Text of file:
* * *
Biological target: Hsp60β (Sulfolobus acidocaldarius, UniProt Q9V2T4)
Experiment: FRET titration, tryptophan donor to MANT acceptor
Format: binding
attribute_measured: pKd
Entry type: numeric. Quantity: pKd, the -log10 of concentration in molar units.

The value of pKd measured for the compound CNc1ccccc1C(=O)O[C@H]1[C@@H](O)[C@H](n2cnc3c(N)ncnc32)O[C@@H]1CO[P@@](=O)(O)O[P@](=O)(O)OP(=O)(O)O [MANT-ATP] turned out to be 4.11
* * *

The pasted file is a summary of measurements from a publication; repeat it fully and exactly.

Biological target: Hsp60β (Sulfolobus acidocaldarius, UniProt Q9V2T4)
Experiment: FRET titration, tryptophan donor to MANT acceptor
Format: binding
attribute_measured: pKd
Entry type: numeric. Quantity: pKd, the -log10 of concentration in molar units.

The value of pKd measured for the compound CNc1ccccc1C(=O)O[C@H]1[C@@H](O)[C@H](n2cnc3c(N)ncnc32)O[C@@H]1CO[P@@](=O)(O)O[P@](=O)(O)OP(=O)(O)O [MANT-ATP] turned out to be 4.11